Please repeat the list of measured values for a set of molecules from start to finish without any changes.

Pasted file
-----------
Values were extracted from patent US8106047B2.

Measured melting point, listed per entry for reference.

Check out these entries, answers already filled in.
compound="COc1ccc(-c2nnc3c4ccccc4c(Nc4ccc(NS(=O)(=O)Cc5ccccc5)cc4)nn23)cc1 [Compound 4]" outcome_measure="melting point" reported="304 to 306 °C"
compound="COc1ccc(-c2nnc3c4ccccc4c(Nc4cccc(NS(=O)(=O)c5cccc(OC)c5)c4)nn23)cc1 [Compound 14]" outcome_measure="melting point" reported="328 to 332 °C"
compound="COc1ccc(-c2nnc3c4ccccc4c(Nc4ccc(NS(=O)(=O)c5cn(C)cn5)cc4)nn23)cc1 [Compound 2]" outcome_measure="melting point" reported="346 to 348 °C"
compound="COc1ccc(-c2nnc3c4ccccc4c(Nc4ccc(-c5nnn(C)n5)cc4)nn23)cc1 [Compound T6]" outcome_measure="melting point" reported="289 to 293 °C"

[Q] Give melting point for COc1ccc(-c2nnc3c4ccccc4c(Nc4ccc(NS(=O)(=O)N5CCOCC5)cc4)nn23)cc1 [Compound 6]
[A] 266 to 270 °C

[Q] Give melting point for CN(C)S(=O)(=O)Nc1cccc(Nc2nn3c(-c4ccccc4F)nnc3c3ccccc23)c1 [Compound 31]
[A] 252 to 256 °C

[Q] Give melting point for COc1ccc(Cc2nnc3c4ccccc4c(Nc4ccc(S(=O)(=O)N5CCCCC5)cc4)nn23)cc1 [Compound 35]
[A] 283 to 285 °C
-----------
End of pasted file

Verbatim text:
Values were extracted from patent US8106047B2.

Measured melting point, listed per entry for reference.

Check out these entries, answers already filled in.
compound="COc1ccc(-c2nnc3c4ccccc4c(Nc4ccc(NS(=O)(=O)Cc5ccccc5)cc4)nn23)cc1 [Compound 4]" outcome_measure="melting point" reported="304 to 306 °C"
compound="COc1ccc(-c2nnc3c4ccccc4c(Nc4cccc(NS(=O)(=O)c5cccc(OC)c5)c4)nn23)cc1 [Compound 14]" outcome_measure="melting point" reported="328 to 332 °C"
compound="COc1ccc(-c2nnc3c4ccccc4c(Nc4ccc(NS(=O)(=O)c5cn(C)cn5)cc4)nn23)cc1 [Compound 2]" outcome_measure="melting point" reported="346 to 348 °C"
compound="COc1ccc(-c2nnc3c4ccccc4c(Nc4ccc(-c5nnn(C)n5)cc4)nn23)cc1 [Compound T6]" outcome_measure="melting point" reported="289 to 293 °C"

[Q] Give melting point for COc1ccc(-c2nnc3c4ccccc4c(Nc4ccc(NS(=O)(=O)N5CCOCC5)cc4)nn23)cc1 [Compound 6]
[A] 266 to 270 °C

[Q] Give melting point for CN(C)S(=O)(=O)Nc1cccc(Nc2nn3c(-c4ccccc4F)nnc3c3ccccc23)c1 [Compound 31]
[A] 252 to 256 °C

[Q] Give melting point for COc1ccc(Cc2nnc3c4ccccc4c(Nc4ccc(S(=O)(=O)N5CCCCC5)cc4)nn23)cc1 [Compound 35]
[A] 283 to 285 °C